Could a 21st-century family survive in 1883 Montana? That’s the question PBS tried to answer in its excellent six-hour Frontier House, a WNET production that premiered this spring.
The show put three clans—Brooks (Massachusetts), Clune (California) and Glenn (Tennessee), selected from more than 5,000 applicants—in a supervised frontier setting. Then after five months, a panel of experts judged their efforts and attitudes and ruled if they could have lasted out the winter. Call it a cross between PBS’s American Experience and MTV’s Real World.
Rudy Brooks, 68, helped likable son Nate, 27, prepare the homestead for Nate’s hysterical, city slicker fiancée, Kristen, 28. Rudy then lit a shuck out of Dodge—uh—Frontier Valley, leaving the interracial couple, who married on the show, to fend for themselves.
Mark Glenn, 45, raised animals and also raised hell at his wife, Karen, 36, who spent much of the show comforting her children from a previous marriage: 8-year-old, animal-loving Logan Patton and 12-year-old, butter-churning, horse-riding Erinn Patton. (Mark and Karen separated after the PBS ordeal.)
Gordon Clune, 41, president of an aerospace manufacturing company, complained, whined, cheated, ran an illegal moonshine still (which he had his company build) and earned the animosity of his fellow pioneers, while wife Adrienne, 40, tried to keep her family fed. Sons Justin, 11, and Conor, 9, did their share of farmwork, leaving sister Aine, 15, and cousin Tracy, 15, to wander about in slips, milking cows and longing for Southern California.
Each family was given a small budget and had to live as close to an 1883 lifestyle as possible (with the exception of a video diary camera, emergency pack, etc.—and in the Clunes’ case, a box spring they claimed they had found at a local dump and sneaked in under the cover of darkness). They cared for livestock, harvested hay, split firewood (not enough), grew crops, built fences and battled nature. Of course, this being politically correct PBS instead of Discovery, they were not allowed to hunt. Nor did they have draft animals. Lynching Gordon Clune was also prohibited.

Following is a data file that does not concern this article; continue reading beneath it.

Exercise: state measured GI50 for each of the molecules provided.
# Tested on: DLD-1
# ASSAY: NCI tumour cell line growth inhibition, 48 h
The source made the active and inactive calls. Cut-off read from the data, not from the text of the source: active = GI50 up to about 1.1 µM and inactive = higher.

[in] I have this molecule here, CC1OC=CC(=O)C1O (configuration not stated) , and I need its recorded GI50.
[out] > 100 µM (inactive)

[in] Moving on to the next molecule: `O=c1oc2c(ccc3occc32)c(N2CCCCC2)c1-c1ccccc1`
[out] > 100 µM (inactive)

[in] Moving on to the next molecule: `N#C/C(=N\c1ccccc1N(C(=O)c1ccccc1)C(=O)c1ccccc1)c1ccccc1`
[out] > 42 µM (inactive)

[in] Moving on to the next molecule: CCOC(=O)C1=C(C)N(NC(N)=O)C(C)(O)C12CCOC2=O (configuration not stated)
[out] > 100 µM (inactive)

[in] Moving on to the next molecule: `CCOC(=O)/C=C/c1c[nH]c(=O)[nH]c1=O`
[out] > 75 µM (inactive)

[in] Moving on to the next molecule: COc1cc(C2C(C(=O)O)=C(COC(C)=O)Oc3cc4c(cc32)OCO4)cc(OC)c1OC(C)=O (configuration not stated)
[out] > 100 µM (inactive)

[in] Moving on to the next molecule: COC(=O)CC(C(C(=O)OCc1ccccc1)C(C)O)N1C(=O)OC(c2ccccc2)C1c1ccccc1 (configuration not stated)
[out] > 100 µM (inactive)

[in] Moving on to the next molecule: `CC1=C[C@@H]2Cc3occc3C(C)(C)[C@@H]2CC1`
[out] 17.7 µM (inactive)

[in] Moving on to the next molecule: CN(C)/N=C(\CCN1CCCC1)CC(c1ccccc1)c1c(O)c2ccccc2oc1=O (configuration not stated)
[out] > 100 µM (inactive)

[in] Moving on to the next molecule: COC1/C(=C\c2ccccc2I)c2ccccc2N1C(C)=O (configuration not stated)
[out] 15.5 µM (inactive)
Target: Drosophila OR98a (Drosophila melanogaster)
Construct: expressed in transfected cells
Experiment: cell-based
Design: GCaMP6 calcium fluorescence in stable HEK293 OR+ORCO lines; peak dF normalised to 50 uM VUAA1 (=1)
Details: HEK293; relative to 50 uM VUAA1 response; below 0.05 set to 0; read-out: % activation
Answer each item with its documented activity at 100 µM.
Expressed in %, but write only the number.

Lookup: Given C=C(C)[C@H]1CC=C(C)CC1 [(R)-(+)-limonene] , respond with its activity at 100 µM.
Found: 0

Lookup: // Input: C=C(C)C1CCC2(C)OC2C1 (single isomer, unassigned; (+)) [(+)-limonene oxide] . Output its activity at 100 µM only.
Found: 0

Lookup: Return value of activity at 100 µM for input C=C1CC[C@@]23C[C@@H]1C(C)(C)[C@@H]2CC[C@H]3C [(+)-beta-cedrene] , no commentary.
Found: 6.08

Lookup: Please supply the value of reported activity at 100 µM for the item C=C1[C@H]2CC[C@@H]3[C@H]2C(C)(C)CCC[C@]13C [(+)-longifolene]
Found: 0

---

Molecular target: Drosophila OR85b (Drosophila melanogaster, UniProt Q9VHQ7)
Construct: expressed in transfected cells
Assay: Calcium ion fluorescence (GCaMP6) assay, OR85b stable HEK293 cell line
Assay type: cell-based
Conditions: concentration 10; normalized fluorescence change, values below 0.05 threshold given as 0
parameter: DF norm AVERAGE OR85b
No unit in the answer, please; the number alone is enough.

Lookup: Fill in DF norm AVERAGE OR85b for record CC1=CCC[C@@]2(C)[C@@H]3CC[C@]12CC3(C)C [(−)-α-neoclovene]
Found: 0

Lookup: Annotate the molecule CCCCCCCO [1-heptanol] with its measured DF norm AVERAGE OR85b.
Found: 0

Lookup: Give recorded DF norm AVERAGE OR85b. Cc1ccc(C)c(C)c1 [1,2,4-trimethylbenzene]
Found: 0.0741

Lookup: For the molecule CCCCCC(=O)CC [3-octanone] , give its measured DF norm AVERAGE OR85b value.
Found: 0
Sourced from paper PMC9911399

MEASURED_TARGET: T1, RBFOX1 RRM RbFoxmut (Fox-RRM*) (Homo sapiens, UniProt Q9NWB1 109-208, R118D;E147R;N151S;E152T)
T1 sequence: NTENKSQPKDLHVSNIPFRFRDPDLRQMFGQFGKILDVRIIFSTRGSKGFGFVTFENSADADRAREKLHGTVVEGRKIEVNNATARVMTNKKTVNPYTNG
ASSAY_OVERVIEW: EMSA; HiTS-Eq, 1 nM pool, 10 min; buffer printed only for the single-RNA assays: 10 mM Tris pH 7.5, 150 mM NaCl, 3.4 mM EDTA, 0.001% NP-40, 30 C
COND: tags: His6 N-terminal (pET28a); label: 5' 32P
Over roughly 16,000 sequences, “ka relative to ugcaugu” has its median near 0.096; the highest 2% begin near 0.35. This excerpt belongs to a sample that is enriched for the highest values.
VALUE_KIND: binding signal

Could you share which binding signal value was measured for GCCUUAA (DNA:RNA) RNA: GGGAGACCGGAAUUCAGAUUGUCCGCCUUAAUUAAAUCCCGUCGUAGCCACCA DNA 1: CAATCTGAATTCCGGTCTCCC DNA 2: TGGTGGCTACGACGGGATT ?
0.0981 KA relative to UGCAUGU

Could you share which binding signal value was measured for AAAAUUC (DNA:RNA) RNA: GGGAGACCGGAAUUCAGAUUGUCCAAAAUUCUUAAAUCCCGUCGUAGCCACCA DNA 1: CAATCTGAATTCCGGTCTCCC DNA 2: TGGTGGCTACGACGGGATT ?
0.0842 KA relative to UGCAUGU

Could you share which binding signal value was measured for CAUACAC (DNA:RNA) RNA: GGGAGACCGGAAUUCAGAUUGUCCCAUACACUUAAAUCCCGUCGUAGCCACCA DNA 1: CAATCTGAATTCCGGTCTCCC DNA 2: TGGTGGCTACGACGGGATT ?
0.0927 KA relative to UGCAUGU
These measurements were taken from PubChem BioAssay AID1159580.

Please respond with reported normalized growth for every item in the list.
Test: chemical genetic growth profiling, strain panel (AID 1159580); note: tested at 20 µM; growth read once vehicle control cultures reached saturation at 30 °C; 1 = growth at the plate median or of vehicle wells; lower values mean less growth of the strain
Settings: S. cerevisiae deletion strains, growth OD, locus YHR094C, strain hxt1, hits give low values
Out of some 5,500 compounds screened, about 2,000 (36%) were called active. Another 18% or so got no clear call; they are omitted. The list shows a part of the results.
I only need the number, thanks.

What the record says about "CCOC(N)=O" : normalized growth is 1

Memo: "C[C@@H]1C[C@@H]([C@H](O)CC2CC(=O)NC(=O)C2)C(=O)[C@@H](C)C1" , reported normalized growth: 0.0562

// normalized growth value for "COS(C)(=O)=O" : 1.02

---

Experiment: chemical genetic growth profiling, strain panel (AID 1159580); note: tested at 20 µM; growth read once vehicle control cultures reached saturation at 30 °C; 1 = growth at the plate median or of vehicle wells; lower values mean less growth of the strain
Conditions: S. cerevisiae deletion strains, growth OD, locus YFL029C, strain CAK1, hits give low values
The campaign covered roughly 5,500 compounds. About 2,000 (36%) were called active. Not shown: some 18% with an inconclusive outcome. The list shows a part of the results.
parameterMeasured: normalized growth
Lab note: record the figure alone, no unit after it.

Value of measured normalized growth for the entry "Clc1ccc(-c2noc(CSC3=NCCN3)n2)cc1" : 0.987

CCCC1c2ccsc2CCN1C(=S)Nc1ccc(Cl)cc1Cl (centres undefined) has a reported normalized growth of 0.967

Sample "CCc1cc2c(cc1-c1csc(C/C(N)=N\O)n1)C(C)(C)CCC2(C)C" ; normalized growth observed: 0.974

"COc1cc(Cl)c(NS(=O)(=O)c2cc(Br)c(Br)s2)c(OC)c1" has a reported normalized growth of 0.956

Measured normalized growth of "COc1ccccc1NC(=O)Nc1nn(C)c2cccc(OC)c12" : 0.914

It is a great show, but it got the True West staff wondering . . . What if the Clunes, Glenns and Brookses were really transported to 1883 Montana. Could they have survived? We asked our own experts (OK, not really), borrowed H.G. Wells’ time machine and sent ’em all back to the frontier for real this time, then checked five years later to see if they had actually improved their homesteads.
Our official findings:
Rudy Brooks: Killed in mining accident near Helena.
Nate Brooks: Murdered by parties unknown after his honeymoon. Racial tolerance in 1883? Think again.
Kristen Brooks: Run out of Frontier Valley on a rail after her homestead was torched. Last spotted as a laundress in Virginia City.
Mark Glenn: See Karen Glenn.
Karen Glenn: Karen took an axe
And gave her husband 40 whacks.
Vigilantes liked Mark none,
But hanged her anyway just for fun.
Logan Patton: Starved to death.
Erinn Patton: Abducted by Indians who fancied her horse. Never seen again.
Adrienne Clune: Died of cholera.
Justin Clune: Shot dead by a rancher after asking why he didn’t warn him by letter that he’d be driving his herd into Frontier Valley.
Conor Clune: Froze to death in the winter of ’86.
Aine Clune: Kilt drinkin’ dad’s bad whiskey.
Tracy Clune: Died of typhoid.
Gordon Clune: Transported his whiskey operation to Bozeman after his homestead failed. Despised by temperance leaders, miners and anyone who knew him, yet was elected mayor in ’88.
All silliness aside, Frontier House is a great show, and since it is a spinoff of last year’s The 1900 House (which sent a family to live in Victorian Britain), we suggest PBS do a sequel. This time, set it in Arizona during the Apache Wars or Lincoln County, New Mexico, circa 1878 and use the same three families to see if they’ve learned anything. Then let the True West staff and favorite correspondents see if we could survive five months at the Clunes’ sprawling mansion in Malibu.
Having lived through a night at Dudley’s in Billings, not to mention a True West paycheck, Johnny D. Boggs figures he could survive any PBS situation.